Letters to the Editor: Letters & Announcements
To the Editor:
We have several questions regarding the methodology in the recent article by Larson et al. (1) testing anesthesia providers' ability to detect anesthesia machine faults.
A more concise description of the study population would assist interpretation of the results and generalizability of the conclusions. Were the participants physicians or nurses, and were any still in training? Also helpful in describing the participants would be the type of professional meeting at which this study was conducted. There is also discrepancy in the description of the study participants. In the Methods section it is stated, “The volunteers were attending an anesthesia meeting that drew attendance from throughout the United States.” While in the Discussion it is noted that “The study was performed predominantly at an anesthesia meeting site.” Were all of the subjects (Methods section) or only some of the subjects (Discussion section) drawn from the meeting?
There is an ambiguity in the description of one machine fault. The Methods describe an induced failure of the “oxygen/nitrous oxide fail-safe linkage.” Standard reference texts (2,3) and Ohmeda's user manual describe the fail-safe mechanism as a device that serves to interrupt nitrous oxide flow if the oxygen supply pressure falls below a critical threshold. This contrasts with the oxygen/nitrous oxide proportioning device (Link 25 Proportion Limiting Control System) meant to prevent flow meters from delivering a hypoxic mixture. This system is often referred to simply as the “chain link” or “Link 25” mechanism. Thus the mixed use of terminology for their machine fault “fail-safe linkage” makes it unclear which fault was tested. One relevance to this matter lies in how test subjects utilized elements from the FDA anesthesia apparatus checkout recommendations in their personal machine check. The 1986 version of the checkout would be expected to detect both types of fault, whereas the 1993 version eliminated the check (Step 10 in the 1986 version) that would have detected the fault of the fail-safe mechanism. Only the failure of the oxygen/nitrous oxide proportioning would be detected by the current 1993 checkout (Step 7b). Understanding which fault was utilized in the present study is necessary if this study is to be used as a future benchmark.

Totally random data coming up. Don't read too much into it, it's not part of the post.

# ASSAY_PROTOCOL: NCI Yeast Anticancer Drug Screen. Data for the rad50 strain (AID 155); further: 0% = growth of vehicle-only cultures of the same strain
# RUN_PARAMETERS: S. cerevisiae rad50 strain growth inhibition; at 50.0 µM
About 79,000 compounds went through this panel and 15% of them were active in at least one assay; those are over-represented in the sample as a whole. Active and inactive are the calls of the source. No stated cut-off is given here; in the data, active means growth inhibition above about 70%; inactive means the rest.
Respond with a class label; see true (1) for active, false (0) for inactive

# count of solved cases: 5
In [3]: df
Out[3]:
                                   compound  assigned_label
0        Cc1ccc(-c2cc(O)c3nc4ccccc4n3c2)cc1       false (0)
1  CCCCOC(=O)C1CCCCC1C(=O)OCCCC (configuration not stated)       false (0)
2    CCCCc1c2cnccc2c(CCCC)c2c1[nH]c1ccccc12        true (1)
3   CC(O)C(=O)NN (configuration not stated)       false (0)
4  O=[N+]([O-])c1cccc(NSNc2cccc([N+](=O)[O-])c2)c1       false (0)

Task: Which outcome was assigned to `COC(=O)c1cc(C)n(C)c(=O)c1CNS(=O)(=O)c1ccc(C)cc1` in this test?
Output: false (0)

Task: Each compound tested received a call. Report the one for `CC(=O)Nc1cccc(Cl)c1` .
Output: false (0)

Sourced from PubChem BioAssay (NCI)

As the subjects “… were asked to list faults on a data collection tool …” we are curious as to the frequency of the finding of false positive (nonexistent) faults. Did any list faults that were not present on the machine?
Charles Schrock, MD
Assistant Professor of Anesthesiology
St. Louis Children's Hospital
St. Louis, MO
Joseph Kras, MD
Associate Professor of Anesthesiology
St. Louis, MO
Alex Visuara, MD
Resident in Anesthesiology
St. Louis, MO
1. Larson ER, Nuttall GA, Ogren BD, Severson DD, Wood SA, Torsher LC, Oliver WC, Marienau ME. A prospective study on anesthesia machine fault identification. Anesth Analg 2007;104: 154–6
2. Ehrenwerth J, Eisenkraft JB, eds. Anesthesia equipment, principles and practice. St. Louis: Mosby, Year Book, 1993:37–8
3. Dorsch JA, Dorsch SE, eds. Understanding anesthesia equipment. Baltimore: William and Wilkins, 1999:93, 109